Now all there’s left to do is to wait for the scans to finish. You can use one of the other computers in the control room to reconstruct in the meantime, in which case you’re going to need yet another list of commands to type. Once the first scans have finished, you may also want to start copying data to an external hard drive, because, depending on the type of scan you perform, copying the data might actually take longer than acquiring it. This can be done via a Windows machine in the office building across the parking space. If you want to eat, you can go to that restaurant in the white octagonal building I mentioned earlier. The pricing scheme at the ESRF is somewhat unusual, in that the food is really cheap, but there’s an admission fee every time you get a meal.

In this particular case, the admission fee exceeds the price for the food (excluding the drink). So in general, the amount of food you take doesn’t make that much of a difference. According to Alexander, the prices were converted directly from Francs to Euros and haven’t been changed since, which also explains the non-rounded numbers.

Next to setting up scans, reconstructing scans and copying scans, there may or may not be much time for other activities. If you don’t have much time, there are some things you can do on campus. You can observe the local wildlife at night:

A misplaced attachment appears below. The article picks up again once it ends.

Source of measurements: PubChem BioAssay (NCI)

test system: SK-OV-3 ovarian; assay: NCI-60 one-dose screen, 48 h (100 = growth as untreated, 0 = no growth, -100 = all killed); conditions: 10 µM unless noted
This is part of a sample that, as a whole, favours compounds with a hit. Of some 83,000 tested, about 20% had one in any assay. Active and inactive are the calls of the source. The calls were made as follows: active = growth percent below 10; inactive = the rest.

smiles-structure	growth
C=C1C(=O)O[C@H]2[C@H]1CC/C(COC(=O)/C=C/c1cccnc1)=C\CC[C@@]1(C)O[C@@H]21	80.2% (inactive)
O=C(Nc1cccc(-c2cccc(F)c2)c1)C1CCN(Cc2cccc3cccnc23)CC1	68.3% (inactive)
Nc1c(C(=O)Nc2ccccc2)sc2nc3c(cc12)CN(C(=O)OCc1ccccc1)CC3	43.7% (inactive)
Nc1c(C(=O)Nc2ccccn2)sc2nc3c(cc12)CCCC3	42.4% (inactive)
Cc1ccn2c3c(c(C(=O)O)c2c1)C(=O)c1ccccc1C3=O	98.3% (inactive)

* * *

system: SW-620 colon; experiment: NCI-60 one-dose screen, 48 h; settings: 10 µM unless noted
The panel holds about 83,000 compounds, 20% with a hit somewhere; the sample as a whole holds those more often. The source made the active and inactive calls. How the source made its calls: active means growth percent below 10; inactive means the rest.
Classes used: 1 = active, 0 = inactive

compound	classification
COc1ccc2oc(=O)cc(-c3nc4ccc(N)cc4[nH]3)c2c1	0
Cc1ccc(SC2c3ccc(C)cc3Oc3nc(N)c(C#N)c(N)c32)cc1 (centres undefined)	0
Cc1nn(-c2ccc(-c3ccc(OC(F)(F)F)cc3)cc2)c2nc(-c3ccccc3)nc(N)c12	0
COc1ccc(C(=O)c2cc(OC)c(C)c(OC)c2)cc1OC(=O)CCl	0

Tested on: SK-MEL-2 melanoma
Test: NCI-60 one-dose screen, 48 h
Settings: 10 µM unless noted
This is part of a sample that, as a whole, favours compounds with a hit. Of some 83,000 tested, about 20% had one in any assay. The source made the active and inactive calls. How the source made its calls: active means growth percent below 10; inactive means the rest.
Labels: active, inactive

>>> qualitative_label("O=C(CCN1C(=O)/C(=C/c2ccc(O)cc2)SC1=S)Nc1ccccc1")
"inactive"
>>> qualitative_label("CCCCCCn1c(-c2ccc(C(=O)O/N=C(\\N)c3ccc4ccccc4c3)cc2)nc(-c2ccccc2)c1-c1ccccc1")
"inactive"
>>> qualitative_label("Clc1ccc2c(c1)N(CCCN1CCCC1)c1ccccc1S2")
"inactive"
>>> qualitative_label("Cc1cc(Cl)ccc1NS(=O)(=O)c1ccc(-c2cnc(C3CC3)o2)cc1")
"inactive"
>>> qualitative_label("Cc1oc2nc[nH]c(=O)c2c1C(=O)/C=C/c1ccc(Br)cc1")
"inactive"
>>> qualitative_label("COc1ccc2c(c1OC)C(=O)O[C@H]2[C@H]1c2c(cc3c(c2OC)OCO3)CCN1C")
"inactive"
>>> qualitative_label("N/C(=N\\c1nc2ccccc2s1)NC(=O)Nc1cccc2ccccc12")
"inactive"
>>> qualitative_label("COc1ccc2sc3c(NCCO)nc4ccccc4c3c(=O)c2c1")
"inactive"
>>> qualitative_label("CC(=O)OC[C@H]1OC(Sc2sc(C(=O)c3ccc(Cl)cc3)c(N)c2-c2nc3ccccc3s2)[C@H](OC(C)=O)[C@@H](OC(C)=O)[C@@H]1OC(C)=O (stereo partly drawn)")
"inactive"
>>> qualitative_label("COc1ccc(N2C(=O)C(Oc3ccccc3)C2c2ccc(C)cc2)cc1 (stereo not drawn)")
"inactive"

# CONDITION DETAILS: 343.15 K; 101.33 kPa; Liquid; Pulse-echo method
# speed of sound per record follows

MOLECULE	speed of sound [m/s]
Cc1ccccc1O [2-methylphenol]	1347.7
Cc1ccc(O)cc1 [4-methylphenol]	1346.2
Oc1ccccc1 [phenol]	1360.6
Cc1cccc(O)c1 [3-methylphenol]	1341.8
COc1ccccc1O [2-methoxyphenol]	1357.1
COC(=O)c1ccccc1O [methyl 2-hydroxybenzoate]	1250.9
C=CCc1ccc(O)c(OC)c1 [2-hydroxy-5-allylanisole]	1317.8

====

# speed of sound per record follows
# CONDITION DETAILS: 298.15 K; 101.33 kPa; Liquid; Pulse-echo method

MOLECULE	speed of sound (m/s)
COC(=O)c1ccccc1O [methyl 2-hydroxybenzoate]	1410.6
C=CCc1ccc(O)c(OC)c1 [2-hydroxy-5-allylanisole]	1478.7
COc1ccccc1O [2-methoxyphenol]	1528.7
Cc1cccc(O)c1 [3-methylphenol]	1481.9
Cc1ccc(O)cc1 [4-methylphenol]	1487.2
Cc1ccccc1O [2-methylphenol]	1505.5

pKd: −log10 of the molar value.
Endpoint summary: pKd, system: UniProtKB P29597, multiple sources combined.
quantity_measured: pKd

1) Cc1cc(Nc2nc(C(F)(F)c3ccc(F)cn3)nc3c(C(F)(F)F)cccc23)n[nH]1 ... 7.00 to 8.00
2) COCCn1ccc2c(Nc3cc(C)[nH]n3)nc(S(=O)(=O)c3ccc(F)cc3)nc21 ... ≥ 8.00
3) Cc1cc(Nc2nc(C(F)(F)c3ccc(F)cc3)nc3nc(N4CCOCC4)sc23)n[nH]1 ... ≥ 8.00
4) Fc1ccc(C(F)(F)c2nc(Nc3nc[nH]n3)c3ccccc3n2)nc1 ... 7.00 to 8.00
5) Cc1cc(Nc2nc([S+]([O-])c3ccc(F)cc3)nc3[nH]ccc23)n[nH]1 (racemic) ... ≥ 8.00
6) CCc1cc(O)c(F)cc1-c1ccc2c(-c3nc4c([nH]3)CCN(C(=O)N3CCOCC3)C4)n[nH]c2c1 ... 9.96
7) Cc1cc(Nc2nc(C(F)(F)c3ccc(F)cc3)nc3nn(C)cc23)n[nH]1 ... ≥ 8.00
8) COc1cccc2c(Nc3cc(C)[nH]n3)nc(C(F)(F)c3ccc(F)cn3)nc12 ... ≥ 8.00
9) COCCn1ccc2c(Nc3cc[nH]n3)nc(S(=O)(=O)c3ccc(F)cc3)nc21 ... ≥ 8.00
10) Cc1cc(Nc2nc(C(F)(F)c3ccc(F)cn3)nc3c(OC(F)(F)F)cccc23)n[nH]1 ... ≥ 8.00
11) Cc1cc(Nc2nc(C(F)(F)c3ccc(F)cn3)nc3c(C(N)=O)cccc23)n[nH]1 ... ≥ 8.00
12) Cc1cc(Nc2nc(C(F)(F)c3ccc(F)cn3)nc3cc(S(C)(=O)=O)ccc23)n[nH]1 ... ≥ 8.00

You can also observe some of Grenoble’s famous landmarks from afar, such as the Bastille:

You can also go for a run or ride a bicycle on campus if you have one. It would be useful for getting around, since there are bicycle stands and parking spaces all over the campus, and it takes about 10 minutes to walk from ID-19 to the restaurant, 15 minutes to the guest house. That doesn’t seem like much, but a single height step using the pink beam took only ten minutes in our case. Depending on what type of scan you do and how many height step one sample includes, these 20 minutes of walking can make quite a difference. Just make sure to follow the speed limits on campus, denoted by this helpful sign:

Instead of doing that, you could also just take a few days off after the beamtime and actually go to places in Grenoble. I, however, had commitments back in Zurich immediately after the beamtime, so all I did was to stop at a Carrefour on my way to the train station to pick up some food and a bottle of Chartreuse as a souvenir. Fortunately, I managed to avoid the strike of the French railway personnel going on towards the end of our beamtime, since I departed the day after it ended. One teammate leaving a day earlier wasn’t as lucky, but managed to get back to Switzerland using a long-distance coach service to get to Geneva airport, which worked quite well. In the end, we all did manage to get back home safe and sound, with all the data on the hard drives safe and sound as well. Only the data from the last day didn’t copy in time and had to be downloaded over the internet, taking quite some time at 22 MB/s. But was totally worth the wait!

A trip to the Microtomography Beamline ID19 of the European Synchrotron Radiation Facility

Willy Kuo

is a PhD student in the Interface Group. When not applying his biology and chemistry education to foodstuff, he uses it for high resolution 3D imaging with X-ray micro-CT and 3D light microscopy.